Data without borders
With ambitions to capture the growing potential of enterprise transformation, Abou Mustafa, VP enterprise business and Datamena at EITC, is rolling out a new strategy to target verticals in addition to individual customers. Melanie Mingas reports
Celebrating its 10-year anniversary this year, Datamena operates three hubs, UAE X2, Marseille X1 and Mumbai X1, and has seen its customer base grow from 100 to more than 205 organisations since 2015, while peak traffic at UAE IX is now exceeds 295Gbps.
Appointed vice-president two years after Datamena’s launch, Abou Mustafa is now leading the organisation through a strategic shift to capture both individual clients and entire industries with solutions that incorporate everything from SD-WAN and industrial 5G to multi-cloud offerings.
“We believe we have to keep refining our approach to doing things, and how we serve the local and global enterprises,” says Mustafa, who now holds the title of vice-president enterprise business and Datamena.
“It’s about moving from one-size-fits-all to a vertical-centric strategy, to how to be vertical service providers serving different verticals and industries,” he continues.
As part of EITC, Datamena is the regional and global data hosting arm supporting peering, cloud and enterprise requirements. Its remit is to “remove the barriers to digital transformation – because the main requirement for transformation is that it is borderless”, Mustafa says.
du, on the other hand, is the brand for local operations, providing “the entire service stack from mobile – including security and enterprise mobility – to intercommunication, fixed services and IT from the cloud, colocation and application security. All locally operated in the UAE”, Mustafa explains.
While the roles are clearly defined, the sectors each respective division serves are changing rapidly. At Datamena the service and traffic demands created by the pandemic provided vital insight into where a data hosting business with regional and global reach should position itself.
“Cloud adoption has shown the possibilities in digitalisation and now it is time to take it a step further,” Mustafa says.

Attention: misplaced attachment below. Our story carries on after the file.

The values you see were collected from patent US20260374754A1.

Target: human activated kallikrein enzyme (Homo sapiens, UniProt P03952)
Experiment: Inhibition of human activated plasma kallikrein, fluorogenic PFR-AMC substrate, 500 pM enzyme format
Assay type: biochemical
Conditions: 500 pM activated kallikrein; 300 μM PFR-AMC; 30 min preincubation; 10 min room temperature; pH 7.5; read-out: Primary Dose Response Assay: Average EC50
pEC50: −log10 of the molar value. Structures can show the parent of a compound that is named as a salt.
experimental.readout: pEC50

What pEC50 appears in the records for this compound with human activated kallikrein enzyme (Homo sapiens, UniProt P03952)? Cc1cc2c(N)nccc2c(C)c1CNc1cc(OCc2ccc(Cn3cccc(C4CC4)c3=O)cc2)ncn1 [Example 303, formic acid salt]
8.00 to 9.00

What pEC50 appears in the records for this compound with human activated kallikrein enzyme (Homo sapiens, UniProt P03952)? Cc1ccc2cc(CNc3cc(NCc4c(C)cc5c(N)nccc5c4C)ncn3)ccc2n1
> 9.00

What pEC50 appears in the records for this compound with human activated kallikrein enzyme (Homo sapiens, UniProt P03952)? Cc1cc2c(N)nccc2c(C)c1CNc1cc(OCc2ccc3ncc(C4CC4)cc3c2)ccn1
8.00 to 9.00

By way of example, during the pandemic 1.2 million students across the region needed to access their e-learning platform.
“We supported Microsoft to offload the Teams workload to support these students in universities and schools in less than 48 hours by leveraging Datamena’s regional capabilities.
“This is just to offload 300G east to Mumbai, and west in 48 hours,” he says.
In line with the new approach, the next step is to target the region’s entire education sector. “This is the harvest of our capabilities that we’ve been building for the last 10 years,” Mustafa says.
It won’t stop there. Datamena’s vertical strategy will also see it position to capture such verticals as logistics, healthcare, financial services and hospitality, in fact “any vertical segment that not only wants access to digital solutions and platforms, but wants to do so securely and efficiently”, he adds.
These are also some of the biggest verticals in the region, some with dedicated freezones where companies cluster. This will no doubt be crucial to creating the point of critical mass the strategy requires, where it becomes detrimental for those within such clusters to be left behind.
For Datamena the shift will capture the demands of the nascent 5G ecosystem – which requires huge multi-player efforts to nurture – all while maintaining focus on the second pillar. “We are hyperscaler enablers,” Mustafa says.
“I’m proud to say we are the main enabler to light up the Middle East when it comes to the hyperscale footprint map. When you see the UAE as a region for AWS or Microsoft, that’s because of our infrastructure. It’s the same for Oracle, SAP and others. Any hyperscaler you can name... we have all the infrastructure for them to be successful in the UAE and across the region,” Mustafa continues.
Datamena is not the only one making headlines year to date, proving the region’s interconnected digital ecosystem is certainly blossoming.
STC is forming a $1 billion connectivity company specialising in data centre hosting as well as international and regional capacity. Over in Bahrain, members of Manama-IX can now resell increments of their capacity on the platform to other providers, who in turn benefit as they do not need to establish a direct connection to the exchange.
“We expect the same in Oman,” Mustafa says of the developments. “We see how we empower and how we make this phenomenon that was started seven years back as a Datamena hub and how it is now replicated in different markets. This has been very healthy.
Before it was only Datamena building and interconnecting these hubs. To have the interconnected regions beyond the UAE this will benefit the ecosystems we have been building
But no hub can be an island. The next step, Mustafa says, will be to take all the exchanges and hubs that operate in
isolation and interconnect them “in a mature and open way”.
“I hope this will happen soon and once we reach that interconnected region, I believe it is a time for these countries and regions to take it to the next level, which is how to enable the stacks of these technologies,” Mustafa says. But, with major industries to digitalise first, Mustafa and his team have their work cut out for now.
“I believe the opportunities for digital innovation are limitless,” he says. “The next wave of digital transformation, luckily, will not end.”